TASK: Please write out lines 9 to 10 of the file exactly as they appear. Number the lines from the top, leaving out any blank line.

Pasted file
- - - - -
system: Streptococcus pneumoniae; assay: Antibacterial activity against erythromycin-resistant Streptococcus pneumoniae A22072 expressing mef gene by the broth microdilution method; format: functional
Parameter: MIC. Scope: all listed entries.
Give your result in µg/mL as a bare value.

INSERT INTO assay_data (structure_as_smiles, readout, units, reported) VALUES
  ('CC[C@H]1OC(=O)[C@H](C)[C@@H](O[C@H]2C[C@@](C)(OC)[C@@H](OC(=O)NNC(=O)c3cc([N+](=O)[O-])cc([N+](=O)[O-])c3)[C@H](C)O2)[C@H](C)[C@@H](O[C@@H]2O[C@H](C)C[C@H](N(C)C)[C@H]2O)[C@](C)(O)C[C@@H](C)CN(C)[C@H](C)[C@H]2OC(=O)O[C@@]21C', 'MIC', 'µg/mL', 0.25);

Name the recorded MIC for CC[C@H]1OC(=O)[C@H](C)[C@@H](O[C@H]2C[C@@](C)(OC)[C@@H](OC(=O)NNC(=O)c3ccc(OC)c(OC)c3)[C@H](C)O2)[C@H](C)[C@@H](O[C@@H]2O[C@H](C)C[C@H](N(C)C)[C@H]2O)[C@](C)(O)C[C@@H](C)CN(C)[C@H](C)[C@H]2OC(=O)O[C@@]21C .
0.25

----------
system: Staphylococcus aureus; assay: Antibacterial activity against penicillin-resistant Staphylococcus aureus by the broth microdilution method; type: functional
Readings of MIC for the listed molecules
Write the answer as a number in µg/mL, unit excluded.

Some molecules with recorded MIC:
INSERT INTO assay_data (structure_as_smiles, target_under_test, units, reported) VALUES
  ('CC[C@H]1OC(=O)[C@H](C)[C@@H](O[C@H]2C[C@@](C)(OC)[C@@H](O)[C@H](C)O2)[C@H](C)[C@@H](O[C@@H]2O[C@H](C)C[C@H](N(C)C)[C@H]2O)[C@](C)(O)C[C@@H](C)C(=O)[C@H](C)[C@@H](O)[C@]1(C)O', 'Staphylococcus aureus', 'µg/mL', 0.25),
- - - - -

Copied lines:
system: Staphylococcus aureus; assay: Antibacterial activity against penicillin-resistant Staphylococcus aureus by the broth microdilution method; type: functional
Readings of MIC for the listed molecules